Which there were.
Americans might also wrongly take at face value Comey’s contention that the felony statute Clinton violated was unconstitutional ― on the grounds that it criminalizes behavior that does not include a specific intent to do wrong. This is, as every attorney knows, laughable. Every single day in America, prosecutors prosecute Americans ― usually but not exclusively poor people ― for crimes whose governing statutes lack the requirement of “specific intent.” Ever heard of negligent homicide? That’s a statute that doesn’t require what lawyers call (depending on the jurisdiction) an “intentional” or “purposeful” mental state. Rather, it requires “negligence.” Many other statutes require only a showing of “recklessness,” which likewise is dramatically distinct from “purposeful” or “intentional” conduct. And an even larger number of statutes have a “knowing” mental state, which Comey well knows ― but the average American does not ― is a general- rather than specific-intent mental state (mens rea, in legal terms).
And the term "knowingly" is absolutely key to the misdemeanors Comey appears to concede Clinton committed, but has declined to charge her for.
To discuss what "knowingly" means in the law, I'll start with an example. When I practiced criminal law in New Hampshire, it was a crime punishable by up to a year in jail to “knowingly cause unprivileged physical contact with another person.” The three key elements to this particular crime, which is known as Simple Assault, are “knowingly,” “unprivileged,” and “physical contact.” If a prosecutor can prove each of these elements beyond a reasonable doubt, the defendant could, at the discretion of a judge, find themselves locked in a cage for a year. “Physical contact” means just about exactly what you’d expect, as does “unprivileged” ― contact for which you have no claim of privilege, such as self-defense, defense of another, permission of the alleged victim, and so on. But what the heck does “knowingly” mean? Well, as any law student can tell you, it means that you were aware of the physical act you were engaged in, even if you didn’t intend the consequences that act caused. For instance, say you’re in the pit at a particularly raucous speed-metal concert, leaping about, as one does, in close proximity with many other people. Now let’s say that after one of your leaps you land on a young woman’s foot and break it. If charged with Simple Assault, your defense won’t be as to your mental state, because you were “knowingly” leaping about, even if you intended no harm in doing so. Instead, your defense will probably be that the contact (which you also wouldn’t contest) was “privileged,” because the young lady had implicitly taken on, as had you, the risks of being in a pit in the middle of a speed-metal concert. See the difference between knowingly engaging in a physical act that has hurtful consequences, and “intending” or having as your “purpose” those consequences? Just so, I’ve seen juveniles prosecuted for Simple Assault for throwing food during an in-school cafeteria food fight; in that instance, no one was hurt, nor did anyone intend to hurt anybody, but “unprivileged physical contact” was “knowingly” made all the same (in this case, via the instrument of, say, a chicken nugget).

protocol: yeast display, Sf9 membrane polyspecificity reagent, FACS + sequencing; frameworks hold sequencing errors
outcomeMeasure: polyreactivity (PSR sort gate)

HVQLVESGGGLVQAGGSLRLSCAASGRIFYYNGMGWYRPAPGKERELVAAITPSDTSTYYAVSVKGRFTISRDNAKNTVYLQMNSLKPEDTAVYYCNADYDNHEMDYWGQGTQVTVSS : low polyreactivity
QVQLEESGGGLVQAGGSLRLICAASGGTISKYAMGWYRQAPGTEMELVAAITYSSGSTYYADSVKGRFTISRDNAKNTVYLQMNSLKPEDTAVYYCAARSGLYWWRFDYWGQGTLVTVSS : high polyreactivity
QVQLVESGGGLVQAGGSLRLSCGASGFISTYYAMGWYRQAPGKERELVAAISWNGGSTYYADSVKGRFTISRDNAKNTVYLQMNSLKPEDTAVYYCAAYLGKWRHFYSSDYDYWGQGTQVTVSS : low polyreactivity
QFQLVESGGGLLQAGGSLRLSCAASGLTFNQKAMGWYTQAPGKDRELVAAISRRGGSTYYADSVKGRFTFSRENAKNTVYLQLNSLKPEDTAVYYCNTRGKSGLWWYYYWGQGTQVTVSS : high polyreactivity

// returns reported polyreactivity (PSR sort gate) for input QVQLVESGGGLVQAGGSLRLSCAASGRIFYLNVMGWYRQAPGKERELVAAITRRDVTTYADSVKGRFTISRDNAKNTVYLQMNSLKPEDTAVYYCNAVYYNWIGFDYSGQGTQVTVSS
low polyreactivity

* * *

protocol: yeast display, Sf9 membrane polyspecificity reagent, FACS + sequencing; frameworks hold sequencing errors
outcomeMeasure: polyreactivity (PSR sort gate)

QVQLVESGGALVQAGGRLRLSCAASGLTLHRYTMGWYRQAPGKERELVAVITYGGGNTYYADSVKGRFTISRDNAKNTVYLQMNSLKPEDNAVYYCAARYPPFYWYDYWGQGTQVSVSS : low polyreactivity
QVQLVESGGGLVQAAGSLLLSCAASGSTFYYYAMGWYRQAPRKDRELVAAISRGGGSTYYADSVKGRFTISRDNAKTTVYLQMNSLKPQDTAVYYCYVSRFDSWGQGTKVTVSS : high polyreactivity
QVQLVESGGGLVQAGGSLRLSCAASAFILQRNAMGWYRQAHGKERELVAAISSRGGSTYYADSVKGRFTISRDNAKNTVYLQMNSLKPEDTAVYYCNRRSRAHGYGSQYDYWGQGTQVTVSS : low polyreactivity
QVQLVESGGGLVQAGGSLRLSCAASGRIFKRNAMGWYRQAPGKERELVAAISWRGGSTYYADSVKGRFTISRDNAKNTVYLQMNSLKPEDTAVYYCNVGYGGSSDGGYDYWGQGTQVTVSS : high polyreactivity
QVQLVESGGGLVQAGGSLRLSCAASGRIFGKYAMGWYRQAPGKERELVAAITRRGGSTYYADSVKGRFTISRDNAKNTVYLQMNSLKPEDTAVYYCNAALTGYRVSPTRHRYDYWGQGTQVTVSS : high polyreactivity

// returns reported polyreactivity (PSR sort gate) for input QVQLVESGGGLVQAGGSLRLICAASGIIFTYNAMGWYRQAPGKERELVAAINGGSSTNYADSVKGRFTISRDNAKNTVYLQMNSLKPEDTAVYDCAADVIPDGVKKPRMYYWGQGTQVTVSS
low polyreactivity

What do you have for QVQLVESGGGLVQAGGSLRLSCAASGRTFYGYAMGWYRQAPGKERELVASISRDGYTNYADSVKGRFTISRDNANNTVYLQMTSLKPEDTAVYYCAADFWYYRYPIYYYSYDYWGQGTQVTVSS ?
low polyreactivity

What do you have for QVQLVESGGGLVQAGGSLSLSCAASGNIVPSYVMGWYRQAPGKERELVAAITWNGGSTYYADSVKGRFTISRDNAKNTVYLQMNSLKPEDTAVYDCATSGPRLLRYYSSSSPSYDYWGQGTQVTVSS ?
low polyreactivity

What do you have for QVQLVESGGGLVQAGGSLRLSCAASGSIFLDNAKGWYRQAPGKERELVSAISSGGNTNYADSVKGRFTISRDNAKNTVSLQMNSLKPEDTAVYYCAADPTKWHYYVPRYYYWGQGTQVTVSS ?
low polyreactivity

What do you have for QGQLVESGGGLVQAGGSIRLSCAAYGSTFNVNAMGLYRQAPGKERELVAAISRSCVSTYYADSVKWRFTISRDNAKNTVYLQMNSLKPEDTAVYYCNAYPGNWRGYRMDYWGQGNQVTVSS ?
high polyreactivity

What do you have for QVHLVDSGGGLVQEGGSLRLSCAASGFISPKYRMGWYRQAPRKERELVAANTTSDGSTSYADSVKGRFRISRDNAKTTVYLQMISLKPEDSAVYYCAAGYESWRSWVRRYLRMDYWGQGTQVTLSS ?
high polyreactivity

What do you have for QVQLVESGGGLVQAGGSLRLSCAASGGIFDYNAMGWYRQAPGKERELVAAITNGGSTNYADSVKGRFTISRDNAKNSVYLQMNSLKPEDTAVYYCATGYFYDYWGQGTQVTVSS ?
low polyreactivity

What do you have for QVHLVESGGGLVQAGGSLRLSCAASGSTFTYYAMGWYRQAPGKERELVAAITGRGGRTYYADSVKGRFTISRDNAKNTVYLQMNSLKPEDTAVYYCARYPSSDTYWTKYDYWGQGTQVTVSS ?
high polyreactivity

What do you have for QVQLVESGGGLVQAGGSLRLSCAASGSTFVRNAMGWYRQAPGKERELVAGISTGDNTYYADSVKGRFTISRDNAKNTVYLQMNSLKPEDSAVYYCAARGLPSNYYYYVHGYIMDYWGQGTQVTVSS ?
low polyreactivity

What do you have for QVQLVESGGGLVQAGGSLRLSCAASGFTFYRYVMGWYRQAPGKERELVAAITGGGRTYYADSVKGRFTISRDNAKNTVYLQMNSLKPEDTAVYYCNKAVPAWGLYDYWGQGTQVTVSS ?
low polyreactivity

So, my first point: for Comey to imply that there is any prosecutor in America uncomfortable with the “constitutionality” of criminal statutes predicated on “negligent,” “reckless,” or “knowing” mental states is not just laughable but an insult to both the prosecutorial class and our entire criminal justice system. Whatever issue Comey may have had with the felony statute he agrees Clinton violated, that wasn’t it.
What about the misdemeanor statute?